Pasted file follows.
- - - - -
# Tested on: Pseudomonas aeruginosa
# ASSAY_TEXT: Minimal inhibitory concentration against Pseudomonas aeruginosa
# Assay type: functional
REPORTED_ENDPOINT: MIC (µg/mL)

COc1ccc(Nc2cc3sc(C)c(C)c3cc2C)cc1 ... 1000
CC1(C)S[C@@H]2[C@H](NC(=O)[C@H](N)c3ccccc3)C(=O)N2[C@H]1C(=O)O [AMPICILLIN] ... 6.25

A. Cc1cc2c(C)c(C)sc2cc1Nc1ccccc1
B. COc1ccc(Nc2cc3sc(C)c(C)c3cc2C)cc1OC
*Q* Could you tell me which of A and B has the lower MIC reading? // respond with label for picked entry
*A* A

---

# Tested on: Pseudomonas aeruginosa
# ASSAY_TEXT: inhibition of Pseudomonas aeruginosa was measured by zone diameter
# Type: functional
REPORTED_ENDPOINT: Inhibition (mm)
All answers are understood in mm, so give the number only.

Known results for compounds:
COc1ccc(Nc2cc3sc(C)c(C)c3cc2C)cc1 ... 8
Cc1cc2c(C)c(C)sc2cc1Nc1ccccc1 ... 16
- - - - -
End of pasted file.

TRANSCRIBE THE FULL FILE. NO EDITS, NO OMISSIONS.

# Tested on: Pseudomonas aeruginosa
# ASSAY_TEXT: Minimal inhibitory concentration against Pseudomonas aeruginosa
# Assay type: functional
REPORTED_ENDPOINT: MIC (µg/mL)

COc1ccc(Nc2cc3sc(C)c(C)c3cc2C)cc1 ... 1000
CC1(C)S[C@@H]2[C@H](NC(=O)[C@H](N)c3ccccc3)C(=O)N2[C@H]1C(=O)O [AMPICILLIN] ... 6.25

A. Cc1cc2c(C)c(C)sc2cc1Nc1ccccc1
B. COc1ccc(Nc2cc3sc(C)c(C)c3cc2C)cc1OC
*Q* Could you tell me which of A and B has the lower MIC reading? // respond with label for picked entry
*A* A

---

# Tested on: Pseudomonas aeruginosa
# ASSAY_TEXT: inhibition of Pseudomonas aeruginosa was measured by zone diameter
# Type: functional
REPORTED_ENDPOINT: Inhibition (mm)
All answers are understood in mm, so give the number only.

Known results for compounds:
COc1ccc(Nc2cc3sc(C)c(C)c3cc2C)cc1 ... 8
Cc1cc2c(C)c(C)sc2cc1Nc1ccccc1 ... 16